August 13, 2015


Bill spent last weekend in a booth helping fellow wood turners sell their creations at a local event. Some of the works of art (bowls, candlesticks, vases, and platters) were priced in the thousands. Shoppers appreciated the aesthetics of the pieces on display, while at the same time learning about the type of wood used, how segmented pieces were crafted using different types of wood, and how a live-edge on the natural wood was retained. I’m embarrassed to admit that more often than not I fail to recognize and appreciate God’s workmanship in fellow believers. Paul said, “For we are God’s workmanship, created in Christ Jesus to do good works, which God prepared in advance for us to do” (Eph 2:10 NIV).

1 comment:

Steve Corey said...


-----Moses implored the Lord to teach us to number our days so that we might get a heart of wisdom (Ps 90:12.) I don’t know what knowing the number of your days has to do with getting wise. But I’ve come to consider God’s Word as a book of revelation rather than a book of suggestion. When I don’t have any other way to understand something in it which I really want to know, I try on what it says, and then I study the resulting affects. In this case, I must start with calculating how many days I’ve been alive.
-----The math is simple. The measure isn’t. Do I use a solar day or a sidereal one? And should whichever of those be an apparent one or a mean one? There are about 365 apparent solar days in a year, but there are about 366 apparent sidereal ones in the same course around the sun. The difference is in which reference point we pick to make our measurement. The solar day uses the sun. The sidereal day uses a star. We are a lot closer to the sun by very, very, very far than to any star, so the nearly eight-hundred thousand miles the earth travels in a twenty-four hour period makes a greater margin of error when referencing the sun than it does when referencing a star. The reason there is a margin of error at all is due to the fact that the only available reference points for making this measurement are within the same system we are trying to measure.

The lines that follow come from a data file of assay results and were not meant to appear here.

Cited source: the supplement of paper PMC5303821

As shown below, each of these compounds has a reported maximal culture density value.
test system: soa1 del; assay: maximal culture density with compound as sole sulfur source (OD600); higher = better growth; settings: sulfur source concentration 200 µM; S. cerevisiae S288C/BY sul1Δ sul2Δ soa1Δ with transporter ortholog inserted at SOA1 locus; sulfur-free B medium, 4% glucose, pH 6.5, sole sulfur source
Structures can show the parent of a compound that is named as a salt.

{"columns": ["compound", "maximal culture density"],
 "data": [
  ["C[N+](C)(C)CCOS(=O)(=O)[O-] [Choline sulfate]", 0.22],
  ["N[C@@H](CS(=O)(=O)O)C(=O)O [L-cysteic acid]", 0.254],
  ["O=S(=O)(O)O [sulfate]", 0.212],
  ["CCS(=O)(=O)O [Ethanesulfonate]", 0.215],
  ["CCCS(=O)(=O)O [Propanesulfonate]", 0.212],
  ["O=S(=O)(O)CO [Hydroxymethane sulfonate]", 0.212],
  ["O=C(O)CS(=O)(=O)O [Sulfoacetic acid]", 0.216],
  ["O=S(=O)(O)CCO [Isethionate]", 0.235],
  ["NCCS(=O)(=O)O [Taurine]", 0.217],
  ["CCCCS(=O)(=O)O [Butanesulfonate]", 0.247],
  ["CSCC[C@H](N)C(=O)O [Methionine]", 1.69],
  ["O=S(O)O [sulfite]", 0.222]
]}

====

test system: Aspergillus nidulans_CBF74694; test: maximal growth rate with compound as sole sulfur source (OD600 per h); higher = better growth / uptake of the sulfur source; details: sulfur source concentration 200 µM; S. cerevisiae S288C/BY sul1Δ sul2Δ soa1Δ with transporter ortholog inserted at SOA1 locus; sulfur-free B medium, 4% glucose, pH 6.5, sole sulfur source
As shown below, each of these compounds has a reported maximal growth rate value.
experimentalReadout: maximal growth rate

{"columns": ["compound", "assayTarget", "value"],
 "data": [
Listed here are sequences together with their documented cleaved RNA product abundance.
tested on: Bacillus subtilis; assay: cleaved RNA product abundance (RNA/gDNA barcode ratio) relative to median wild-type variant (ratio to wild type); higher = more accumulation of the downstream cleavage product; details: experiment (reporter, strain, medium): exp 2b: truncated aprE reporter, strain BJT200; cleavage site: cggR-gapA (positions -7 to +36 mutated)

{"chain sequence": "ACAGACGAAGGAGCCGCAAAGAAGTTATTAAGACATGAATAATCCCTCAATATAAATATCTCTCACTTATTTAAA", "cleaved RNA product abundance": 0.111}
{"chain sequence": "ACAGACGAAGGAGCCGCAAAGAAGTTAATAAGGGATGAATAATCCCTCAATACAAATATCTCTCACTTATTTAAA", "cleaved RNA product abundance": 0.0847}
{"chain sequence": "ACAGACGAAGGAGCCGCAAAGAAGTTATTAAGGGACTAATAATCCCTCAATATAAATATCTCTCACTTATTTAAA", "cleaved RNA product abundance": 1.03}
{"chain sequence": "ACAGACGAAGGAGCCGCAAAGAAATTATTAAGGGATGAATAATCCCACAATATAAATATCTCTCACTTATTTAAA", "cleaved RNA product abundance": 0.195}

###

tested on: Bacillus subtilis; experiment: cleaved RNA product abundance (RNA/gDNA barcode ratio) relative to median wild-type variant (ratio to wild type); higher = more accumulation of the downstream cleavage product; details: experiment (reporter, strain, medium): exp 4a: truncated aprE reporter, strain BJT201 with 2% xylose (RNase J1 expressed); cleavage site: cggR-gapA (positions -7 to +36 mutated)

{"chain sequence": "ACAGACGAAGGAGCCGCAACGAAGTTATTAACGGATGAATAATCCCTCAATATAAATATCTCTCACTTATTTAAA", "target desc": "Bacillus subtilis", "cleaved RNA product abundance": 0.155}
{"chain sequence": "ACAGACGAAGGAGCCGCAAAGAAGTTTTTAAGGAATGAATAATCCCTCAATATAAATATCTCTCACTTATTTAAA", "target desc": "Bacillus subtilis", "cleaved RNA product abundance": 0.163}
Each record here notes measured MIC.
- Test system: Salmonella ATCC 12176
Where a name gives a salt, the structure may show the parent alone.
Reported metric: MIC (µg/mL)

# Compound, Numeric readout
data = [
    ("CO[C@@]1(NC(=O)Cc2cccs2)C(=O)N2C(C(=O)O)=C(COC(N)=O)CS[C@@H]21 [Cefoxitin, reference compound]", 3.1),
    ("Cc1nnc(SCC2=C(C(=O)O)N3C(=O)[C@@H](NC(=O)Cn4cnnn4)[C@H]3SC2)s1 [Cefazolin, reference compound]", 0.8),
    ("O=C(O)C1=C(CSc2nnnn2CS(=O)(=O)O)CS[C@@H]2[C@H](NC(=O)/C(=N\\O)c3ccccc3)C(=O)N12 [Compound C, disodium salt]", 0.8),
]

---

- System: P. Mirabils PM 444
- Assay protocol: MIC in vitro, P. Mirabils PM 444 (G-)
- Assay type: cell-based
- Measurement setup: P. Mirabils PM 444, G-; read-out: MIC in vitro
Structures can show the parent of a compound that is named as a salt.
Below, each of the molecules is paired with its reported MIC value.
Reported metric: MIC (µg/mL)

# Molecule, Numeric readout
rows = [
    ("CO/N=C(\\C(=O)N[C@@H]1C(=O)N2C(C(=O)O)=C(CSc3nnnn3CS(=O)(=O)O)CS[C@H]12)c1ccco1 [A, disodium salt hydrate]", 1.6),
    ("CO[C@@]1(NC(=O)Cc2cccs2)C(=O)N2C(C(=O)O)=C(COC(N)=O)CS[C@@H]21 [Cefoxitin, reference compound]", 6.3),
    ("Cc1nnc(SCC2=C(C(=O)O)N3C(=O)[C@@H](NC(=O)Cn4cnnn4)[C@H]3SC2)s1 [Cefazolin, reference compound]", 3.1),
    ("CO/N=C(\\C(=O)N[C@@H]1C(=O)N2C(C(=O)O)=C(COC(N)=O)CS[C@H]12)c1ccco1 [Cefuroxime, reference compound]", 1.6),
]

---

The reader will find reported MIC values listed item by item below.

-----The Bible is our scale for measuring the work we do, too, though the measure has nothing to do with time, distance, weight, or intensity. It’s a scale of appropriateness, benefit, mere side effect, detriment, etc. Like determining what markings in the sky to use to frame a span of time representing what we can call a day is subjective within the same system being measured, the benchmarks for measuring ethical, moral, or merely useful considerations spelled out in even the Bible can only come from your own experiences. Yes, what the Bible says is concretely true like a specific one three-hundred-sixtieth part of our trek around the sun is concretely a day. But the concrete remains abstract to every individual until the time that individual has concluded what reference points within his realm of experience will be used for dissolving its abstractness by measurements. Those reference points can only be within the individual’s realm of experience, because all of the things any individual knows are limited to only those things inside his realm of experience. And that is the essence of subjective.
-----So don’t be alarmed when you fail to recognize and appreciate God’s workmanship in fellow believers. We all measure by somewhat different units because all our realms of experience are somewhat different. I think God made subjectivity specifically to avoid being bored, because if everyone were absolutely objective all the time, everyone’s thoughts would be much more alike. And that would certainly bore a God who knows them all. Just take comfort in His relating to absolutely correct measurements according to immeasurable grace. Hallelujah! And so we should also measure one another with a gracious benefit of the doubt.

Love you all,
Steve Corey